Grace Dent: Twitter might have turned into a party with 10 million guests, but I'm still loving every minute of it

It's reached that tipping point like Facebook did five years ago where the world and his tech-literate dog started arriving

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The Independent Online

Welcome, Britain's official 10 millionth Twitter user. Pull up a username, excrete your first techno-brainfart, make yourself comfy. If you're a Twitterland newby this week you'll notice we're mostly doing Joey Barton v Gary Lineker, the saga of Rebekah Brooks, silly Huey Morgan, Cameron's love for Pink Floyd, and that dog on Britain's Got Talent who "dances" for a cunningly hidden ham sandwich. Or perhaps that's just my timeline.

Twitter is a different beast for everyone riding it. Twitter is the medium, not the message. For me, it's invaluable and invigorating. I'm still smitten. I'm there by 7am daily, reading news and tittle-tattle. News of 10 million users didn't surprise me. The flock has grown now and I'm pretty certain the pace has quickened and grown rawer.

It's reached that tipping stage just like Facebook did five years ago where suddenly the world and his tech-literate dog started arriving. (Note to self: a tech-literate dog could definitely win Britain's Got Talent. Must buy ham and bread and begin training.) Once over, my Facebook experience was just joy, flirtation and party vibes, then suddenly it felt like opening my tent door at Glastonbury to find that gormless sod I rejected after primary school, who's now EDL top brass, smoking a bong in the porch and demanding I "like" Kasabian.

Similiarly, Twitter has the mood of the slightly gone-wrong party right now, but I love politics, TV tittle-tattle, pictures of daft sleeping cats and misc "chatting", so when a man last week sent me umpteen tweets saying how he wants to ejaculate on me, it was annoying but it won't get rid of me. I've heard from his like many times before and I know it's only going to get worse. In fact, there's a strong school of thought on new 10-million-user Twitter that he has the perfect right to tweet me it. I should grow one of those "thicker skins" people on the internet advise each other to grow all the time. At least when superwankman catches and skins me he can make a snug warm winter coat.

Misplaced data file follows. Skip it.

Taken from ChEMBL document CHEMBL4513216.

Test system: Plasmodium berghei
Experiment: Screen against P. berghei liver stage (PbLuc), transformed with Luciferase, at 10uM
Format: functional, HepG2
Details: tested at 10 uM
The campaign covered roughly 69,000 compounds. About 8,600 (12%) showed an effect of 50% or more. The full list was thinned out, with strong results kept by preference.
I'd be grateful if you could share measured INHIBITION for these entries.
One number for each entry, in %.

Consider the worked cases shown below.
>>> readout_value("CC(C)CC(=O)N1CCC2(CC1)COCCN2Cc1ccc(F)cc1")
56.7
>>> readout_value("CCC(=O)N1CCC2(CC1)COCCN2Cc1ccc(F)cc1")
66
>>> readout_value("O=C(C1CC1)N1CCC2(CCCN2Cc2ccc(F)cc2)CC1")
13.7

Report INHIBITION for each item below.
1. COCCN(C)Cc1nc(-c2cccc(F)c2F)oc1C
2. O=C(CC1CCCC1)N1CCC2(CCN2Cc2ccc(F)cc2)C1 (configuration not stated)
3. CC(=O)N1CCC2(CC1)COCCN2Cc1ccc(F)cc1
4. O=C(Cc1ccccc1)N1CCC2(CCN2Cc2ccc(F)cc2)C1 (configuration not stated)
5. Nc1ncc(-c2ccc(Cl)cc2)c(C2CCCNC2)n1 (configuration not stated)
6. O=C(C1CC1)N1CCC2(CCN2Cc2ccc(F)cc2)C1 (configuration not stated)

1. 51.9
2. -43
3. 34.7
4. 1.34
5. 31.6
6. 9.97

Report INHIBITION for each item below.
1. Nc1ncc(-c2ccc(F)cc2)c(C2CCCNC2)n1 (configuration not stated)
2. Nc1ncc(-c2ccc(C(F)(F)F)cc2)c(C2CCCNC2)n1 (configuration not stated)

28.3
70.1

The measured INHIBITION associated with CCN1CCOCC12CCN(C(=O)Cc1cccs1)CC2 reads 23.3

Another downside of Twitter reaching 10 million is the incessant begging by users to make random items a "trending topic". If you're in a planning meeting this morning and some berk begins talking dreamily about "trending topics", smack them hard with a foolscap file.

I've been a trending topic on a few occasions, usually when I put my frightening fissog on telly, and it's the equivalent of dancing through a carwash of shit in a bum-egg bikini. Oh, the first five minutes might be vaguely jocund, before 10,000 other people, mostly Americans, pitch in with the sort of abuse you thought you'd left behind when they eventually sectioned your comprehensive school bully.

"This person is dying, please make him a trending topic. Please RT!!" I'm now asked 20 gabillion times a day. Is there a family somewhere all crouched round a dying relative's bed holding a laptop up to the barely breathing face going, "Ooh look @bigdogz in Illinois says you're a fat lardass who had it comin!"? Awww, this makes us feel much better.